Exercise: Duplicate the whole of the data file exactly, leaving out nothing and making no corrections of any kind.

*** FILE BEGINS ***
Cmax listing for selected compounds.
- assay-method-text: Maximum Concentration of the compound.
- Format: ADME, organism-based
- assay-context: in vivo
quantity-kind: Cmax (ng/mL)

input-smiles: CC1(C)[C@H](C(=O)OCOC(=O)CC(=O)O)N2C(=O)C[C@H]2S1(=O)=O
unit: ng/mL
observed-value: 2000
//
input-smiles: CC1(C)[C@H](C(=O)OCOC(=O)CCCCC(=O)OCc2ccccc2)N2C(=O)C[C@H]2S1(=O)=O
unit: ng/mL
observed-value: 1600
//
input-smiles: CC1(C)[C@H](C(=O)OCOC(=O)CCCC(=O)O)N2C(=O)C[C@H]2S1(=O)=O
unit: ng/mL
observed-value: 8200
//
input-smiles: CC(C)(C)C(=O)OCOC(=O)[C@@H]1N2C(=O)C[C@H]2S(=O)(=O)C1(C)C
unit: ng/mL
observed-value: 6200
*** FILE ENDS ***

Cmax listing for selected compounds.
- assay-method-text: Maximum Concentration of the compound.
- Format: ADME, organism-based
- assay-context: in vivo
quantity-kind: Cmax (ng/mL)

input-smiles: CC1(C)[C@H](C(=O)OCOC(=O)CC(=O)O)N2C(=O)C[C@H]2S1(=O)=O
unit: ng/mL
observed-value: 2000
//
input-smiles: CC1(C)[C@H](C(=O)OCOC(=O)CCCCC(=O)OCc2ccccc2)N2C(=O)C[C@H]2S1(=O)=O
unit: ng/mL
observed-value: 1600
//
input-smiles: CC1(C)[C@H](C(=O)OCOC(=O)CCCC(=O)O)N2C(=O)C[C@H]2S1(=O)=O
unit: ng/mL
observed-value: 8200
//
input-smiles: CC(C)(C)C(=O)OCOC(=O)[C@@H]1N2C(=O)C[C@H]2S(=O)(=O)C1(C)C
unit: ng/mL
observed-value: 6200